School of Management researcher uses MLB stats to understand employee value
Rory Eckardt studies the complex questions related to human capital resources
Companies often say that their employees are their most important resource — but what exactly do they mean? And how does that idea ultimately affect success?
Rory Eckardt, an associate professor of strategy at Binghamton University’s School of Management, is studying these complex questions related to “human capital resources” from a number of different angles, trying to figure out the tricky balance between keeping individuals motivated to fully utilize their human capital and making organizations profitable.
“A tractor doesn’t really care what price you buy it for or the price that you pay for subsequent tractors. It doesn’t expect to get paid more if its performance improves after it comes to the organization.
“People care a ton about these things,” he says.
“If anyone comes in and has amazing performance, they’re going to want a raise. If you give them the full raise that they want, which is equivalent to the value they think they are adding, then those employees are going to be capturing that value, not the firm. If the firm says no, though, the workers are going to be angry. They might leave the organization or they might reduce the effort they put into their work, both of which would be destructive to the value that is created.”
Eckardt — who had a career on the investment side of the forestry industry before earning his PhD and coming to Binghamton five years ago — focuses his research on a variety of topics related to companies’ use of human capital resources, such as acquisition, development, deployment and retention.
He is particularly interested in the idea of “complementarities” — aspects of an organization that go together with a particular set of human capital to increase value. For instance, a star saleswoman can achieve a higher level of performance when coupled with a strong support staff. Likewise, high-quality leaders can help amplify the performance of their employees. Other things that could prove to be beneficial are access to certain technologies or a job’s location.
Eckardt says the interest in complementarities is about realizing more value from human capital resources in a way that provides the firm with a credible bargaining position to capture a portion of this increased value. He says this is essential for human capital to be a strategic resource that translates into improved financial performance for a business.
The problem with studying these complementarities is that they are generally difficult to quantify and track. Researchers can look at how much product someone sells or produces, but how do they put a number on the helpfulness of coworkers, the boss or the dozens of other factors that may come into play?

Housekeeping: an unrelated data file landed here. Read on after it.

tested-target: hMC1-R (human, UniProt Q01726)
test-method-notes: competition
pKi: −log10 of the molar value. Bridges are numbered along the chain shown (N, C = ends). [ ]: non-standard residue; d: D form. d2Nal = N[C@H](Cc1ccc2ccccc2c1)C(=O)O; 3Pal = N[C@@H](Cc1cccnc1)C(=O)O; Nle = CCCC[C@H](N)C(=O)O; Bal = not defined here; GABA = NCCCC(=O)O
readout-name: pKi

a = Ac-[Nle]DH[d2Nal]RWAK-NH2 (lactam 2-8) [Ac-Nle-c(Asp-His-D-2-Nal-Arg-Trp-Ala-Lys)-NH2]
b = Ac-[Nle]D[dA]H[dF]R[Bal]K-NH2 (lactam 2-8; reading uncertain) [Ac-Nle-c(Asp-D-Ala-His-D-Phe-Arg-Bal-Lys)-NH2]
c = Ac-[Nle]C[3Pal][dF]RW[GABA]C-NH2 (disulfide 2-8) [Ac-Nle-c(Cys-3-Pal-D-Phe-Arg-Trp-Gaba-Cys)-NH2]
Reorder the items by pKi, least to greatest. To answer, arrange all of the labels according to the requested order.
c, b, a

One context that does provide a wealth of data related to complementarities is Major League Baseball (MLB). In a study published in the Journal of Management in 2014, Eckardt and his co-author analyzed detailed statistics from the 2012 regular season. Using play-by-play data, they assessed the association between pitcher skill and performance, and found that it was largely dependent on the presence of complementary human capital among fielders and managers.
“You can think about pitchers and fielders in a similar way to surgeons and their surgical teams,” Eckardt says. “It translates over into a lot of organizational settings.”
Among other research he has in the works are a few more papers utilizing baseball data, including one that will look at human capital selection in the annual MLB player draft. For that study, he dove into the Baseball Hall of Fame archives in Cooperstown for team media guides from 1987 to 2011.
By sifting through and quantifying 12,000 pages of information about scouts, coaches, managers and team rosters, Eckardt hopes to show that the experience of individuals involved with the draft correlates to their ability to select player human capital in a superior manner. His main question: Do MLB franchises have superior capabilities in selecting human capital? And, if so, how do these capabilities relate to the unique experience profiles of those tasked with player selection?
Despite spending a substantial amount of time with MLB statistics, Eckardt claims that he’s not a baseball enthusiast.
“I played baseball and was a fan when I was younger, but have limited time now with three young kids and a tenure-track faculty position,” he says. “I use the MLB context more because of the precision of measurement and analyses that it provides.”
Eckardt is the first to admit that for organizations seeking success, “everything around human capital is 10 times more complicated than you think.”
“While there’s no doubt that people and their knowledge, skills and abilities are really important to the success of organizations, the ability for that to translate into sustained superior financial performance for the organization is very complicated,” he says.
“You have to have superior abilities in acquiring human capital, in being able to build it into a cohesive group, in being able to retain over time, and in being able to deal with the complex pay and performance links.”
Even given the research challenges, though, Eckardt enjoys stepping up to the plate and swinging for the fences.